Batman: The Dark Knight III – Master Race

The Dark Knight returns for the third outing of old Batman, with Brian Azzarello helping Frank Miller out with the writing and Andy Kubert taking on the drawing

Batman is captured in Batman: The Dark Knight - Master Race

Despite being arguably one of the two writers who turned mainstream American comics into an intelligent and valuable art form way back in the Eighties, Frank Miller’s most recent comics output has felt half-hearted, with Batman: The Dark Knight Strikes Again (the sequel to the brilliant Batman: The Dark Knight Returns) and the All-Star Batman & Robin series that followed arguably being career lowlights. So you’d be forgiven for embarking on this third volume of The Dark Knight with some trepidation, hoping for a return to the form of the seminal original, but worrying that it’s going to be more like the The Dark Knight Strikes Again.

Thankfully, writing in partnership with Brian Azzarello appears to have brought Miller back into focus. The plot has a reasonable story behind it, in which a preserved but miniaturised Kryptonian city that Superman has kept in a bell jar is finally restored, unleashing a new race of annoyed super-beings on an unsuspecting Earth. Naturally, they feel they should rule the world and ask humanity to roll over and accept the new order, so humanity turns to its existing superheroes for help.

Wonder Woman in Batman: The Dark Knight - Master RaceEach chapter is broken down into the main story and a secondary shorter story. The latter introduces a new superhero from the DC Comics roster to the cast, who then works his or her way into the main story in the following chapter. This is a vastly superior structure to the messy Dark Knight Strikes Again, but the broad cast of characters still brings its own unnecessary complications without adding much to the main plot, and seems a little over the top. Most of us are here for Batman and maybe a bit of Superman for contrast and Dark Knight nostalgia. We end up with most of DC Comics’ big-hitters, though, some of which inevitably feel shoe-horned into the plot.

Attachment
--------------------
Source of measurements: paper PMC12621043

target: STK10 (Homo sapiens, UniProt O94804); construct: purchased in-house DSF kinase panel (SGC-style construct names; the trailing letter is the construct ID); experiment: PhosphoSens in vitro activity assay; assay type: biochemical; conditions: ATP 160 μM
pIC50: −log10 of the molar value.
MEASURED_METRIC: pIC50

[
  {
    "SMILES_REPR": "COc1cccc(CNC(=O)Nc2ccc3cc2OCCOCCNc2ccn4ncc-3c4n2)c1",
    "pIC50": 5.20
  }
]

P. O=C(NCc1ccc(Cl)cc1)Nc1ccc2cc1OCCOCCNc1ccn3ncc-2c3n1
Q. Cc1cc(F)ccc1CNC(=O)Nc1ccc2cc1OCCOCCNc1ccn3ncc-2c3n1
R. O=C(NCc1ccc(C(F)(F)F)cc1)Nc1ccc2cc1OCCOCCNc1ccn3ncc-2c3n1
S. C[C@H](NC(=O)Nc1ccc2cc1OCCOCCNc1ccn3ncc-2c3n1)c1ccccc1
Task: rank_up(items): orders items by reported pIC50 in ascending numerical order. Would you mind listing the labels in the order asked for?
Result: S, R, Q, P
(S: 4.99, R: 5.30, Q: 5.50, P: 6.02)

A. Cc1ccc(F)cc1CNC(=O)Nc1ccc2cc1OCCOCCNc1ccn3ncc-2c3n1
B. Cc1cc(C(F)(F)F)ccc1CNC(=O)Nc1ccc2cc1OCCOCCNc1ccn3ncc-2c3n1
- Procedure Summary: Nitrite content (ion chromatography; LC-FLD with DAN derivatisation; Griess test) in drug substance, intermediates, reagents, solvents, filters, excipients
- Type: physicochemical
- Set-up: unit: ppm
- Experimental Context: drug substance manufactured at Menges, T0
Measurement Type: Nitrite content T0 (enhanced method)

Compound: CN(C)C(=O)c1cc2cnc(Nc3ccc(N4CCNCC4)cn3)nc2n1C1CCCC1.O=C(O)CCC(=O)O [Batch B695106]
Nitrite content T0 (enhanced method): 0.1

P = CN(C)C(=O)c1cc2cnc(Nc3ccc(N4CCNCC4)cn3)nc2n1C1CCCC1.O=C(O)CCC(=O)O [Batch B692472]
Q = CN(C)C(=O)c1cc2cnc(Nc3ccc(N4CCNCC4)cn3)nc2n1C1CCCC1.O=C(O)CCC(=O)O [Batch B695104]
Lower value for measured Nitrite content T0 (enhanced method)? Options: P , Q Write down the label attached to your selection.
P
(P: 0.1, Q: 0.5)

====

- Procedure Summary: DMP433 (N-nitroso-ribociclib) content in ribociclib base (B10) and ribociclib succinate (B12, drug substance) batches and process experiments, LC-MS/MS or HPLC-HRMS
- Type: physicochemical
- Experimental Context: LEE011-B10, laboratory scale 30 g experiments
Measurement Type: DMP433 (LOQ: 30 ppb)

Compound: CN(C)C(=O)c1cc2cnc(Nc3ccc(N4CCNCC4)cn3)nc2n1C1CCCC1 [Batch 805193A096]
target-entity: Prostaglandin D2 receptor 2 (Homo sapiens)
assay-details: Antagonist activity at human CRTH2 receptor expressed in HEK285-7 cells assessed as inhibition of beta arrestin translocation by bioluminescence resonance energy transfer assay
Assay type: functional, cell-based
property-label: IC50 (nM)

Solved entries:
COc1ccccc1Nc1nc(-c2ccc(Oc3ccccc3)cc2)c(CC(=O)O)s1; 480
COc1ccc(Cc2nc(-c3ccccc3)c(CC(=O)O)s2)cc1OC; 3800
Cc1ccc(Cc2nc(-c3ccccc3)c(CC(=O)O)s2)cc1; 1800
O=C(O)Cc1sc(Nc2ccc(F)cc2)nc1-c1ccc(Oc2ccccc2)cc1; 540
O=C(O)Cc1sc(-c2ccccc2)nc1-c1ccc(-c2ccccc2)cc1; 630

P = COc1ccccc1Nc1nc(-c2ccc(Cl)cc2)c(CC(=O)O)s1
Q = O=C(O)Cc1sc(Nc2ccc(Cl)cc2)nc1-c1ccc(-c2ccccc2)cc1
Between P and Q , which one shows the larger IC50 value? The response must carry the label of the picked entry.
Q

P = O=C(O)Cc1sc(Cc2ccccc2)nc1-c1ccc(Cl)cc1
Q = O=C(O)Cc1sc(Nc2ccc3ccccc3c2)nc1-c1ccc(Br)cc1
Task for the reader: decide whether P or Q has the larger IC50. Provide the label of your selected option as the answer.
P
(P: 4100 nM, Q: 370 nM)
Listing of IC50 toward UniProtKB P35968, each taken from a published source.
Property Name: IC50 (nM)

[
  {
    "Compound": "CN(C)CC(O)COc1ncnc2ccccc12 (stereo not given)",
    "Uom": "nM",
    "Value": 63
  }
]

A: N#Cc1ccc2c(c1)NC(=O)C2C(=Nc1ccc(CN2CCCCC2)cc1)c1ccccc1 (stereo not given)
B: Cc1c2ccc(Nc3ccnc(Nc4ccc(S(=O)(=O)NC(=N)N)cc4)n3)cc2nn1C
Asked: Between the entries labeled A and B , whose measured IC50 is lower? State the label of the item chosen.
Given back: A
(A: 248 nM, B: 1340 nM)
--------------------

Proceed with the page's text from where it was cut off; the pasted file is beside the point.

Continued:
The art works well, with Andy Kubert channeling Miller’s artistic mana through the main story, and Klaus Janson adding a familiar touch to the inking. It’s arguably a better job than Miller does himself, illustrating the interludes, and while the magic’s still there, it occasionally lacks finesse.

The disappointment of the book is the twist that lines up the finalé. This isn’t something I’m going to spoil by discussing in detail but it turns the Dark Knight Returns franchise on its head and left me feeling disappointed. Whether it’s Miller’s intention to to stop this particular storyline in its tracks or simply reboot it for someone else to take over, only time will tell.

So in conclusion, let’s take a reality check. If you haven’t read the first book, go back and pick it up. Sadly, you’re probably still best off stopping there. If you had the misfortune of being exposed to its sequel, reading this may well take some of the pain away, as it’s a perfectly reasonable end-of-days Batman book. However, it’s never going to step out of the shadow of the original or appear in anyone’s all-time top ten lists, and the ending is just… wrong.

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